Big Data, Little Privacy
You’re being tracked.
Well maybe that’s not a surprise since Americans are pretty cynical on issues of spying. It may surprise people, however, that the things they enjoy, such as digital news articles, videos, wearable technologies, and wireless appliances are all tracking their behavior. Depending on the technology used, data detailing frequency of maintenance, a person’s interests or vital signs, and metadata like location and time is also collected. This information analyzes everything from potential consumer needs, to uncovering relationships and patterns that weren’t previously known. The benefits of big data are enormous but we must consider how else this information could be used? At what point could this become a privacy concern? Also, what steps are being taken to prevent possible manipulation?
Click here to find out everything you need to know about the big business of Big Data.
The increased use of technology to record defense capabilities, healthcare needs, government practices, as well as maintenance and safety needs are all positive ways big data has affected society. One positive effect translates into saving lives of premature babies after sensors record an uptick in body temperature, which could be a sign of an impending infection. Watching the Centers of Medicare and Medicaid Services prevent and stop more than $100 million worth of fraud after implementing the Fraud Prevention System, is another example of the advantages of Big Data. These two incredible examples of how Big Data is used as a positive resource don’t even begin to highlight the many significant contributions it makes to society.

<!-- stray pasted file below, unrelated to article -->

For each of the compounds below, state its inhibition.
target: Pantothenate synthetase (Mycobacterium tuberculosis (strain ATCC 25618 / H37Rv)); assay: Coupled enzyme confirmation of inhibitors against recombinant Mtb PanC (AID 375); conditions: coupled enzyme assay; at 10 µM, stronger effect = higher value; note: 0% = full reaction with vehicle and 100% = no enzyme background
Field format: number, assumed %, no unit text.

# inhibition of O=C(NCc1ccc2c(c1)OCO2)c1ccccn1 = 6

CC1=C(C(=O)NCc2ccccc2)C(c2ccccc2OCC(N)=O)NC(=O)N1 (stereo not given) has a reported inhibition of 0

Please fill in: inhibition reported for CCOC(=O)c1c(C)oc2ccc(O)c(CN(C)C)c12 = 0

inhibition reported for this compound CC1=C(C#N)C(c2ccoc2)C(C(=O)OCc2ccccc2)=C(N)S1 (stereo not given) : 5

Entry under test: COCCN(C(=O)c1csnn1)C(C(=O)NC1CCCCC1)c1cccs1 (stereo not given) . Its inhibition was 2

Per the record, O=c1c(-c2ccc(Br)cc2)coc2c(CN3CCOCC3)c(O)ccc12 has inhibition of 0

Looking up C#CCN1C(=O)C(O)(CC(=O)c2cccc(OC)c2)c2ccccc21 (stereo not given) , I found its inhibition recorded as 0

From a business perspective, companies can use the information from data profiling to identify similar or related products, social issues, and events of interest to consumers. How products and events are marketed to consumers is directly related to an advertiser’s ability to collect data and complete a practice known as behavioral targeting. An example of online use that constantly collects data is the social media platform, Facebook. Most people are unaware that on top of the information provided by their profile, something as simple as posting a picture on Facebook provides more data and other related metadata, such as time and location, to the platform. This information as outlined in the company’s Data Use Policy can be used as stated below.
Sometimes we get data from our affiliates or our advertising partners, customers and other .third parties that helps us (or them) deliver ads, understand online activity, and generally make Facebook better. For example, an advertiser may tell us information about you (like how you responded to an ad on Facebook or on another site) in order to measure the effectiveness of – and improve the quality of – ads.
I want to note the first line of the data use policy section provided above, which says, “sometimes we get data from our affiliates or our advertising partners.” Now wait a second, how do their ad partners and affiliates have data that can be linked to specific people and why are they able to pass it on to others? The data use policy explicitly tells us that those affiliates and partners have collected data through responses consumers have provided for other ads on other sites, which is then used to create a behaviorally targeted ad for Facebook and vice versa. In addition, cookies, web beacons, and IP addresses are all used to create an online profile able to frame our digital identities. At that point there’s no real need to have a name that identifies individuals. So when companies like Google, Facebook, Yahoo and others declare that the information they share is passed anonymously, they’re technically telling the truth.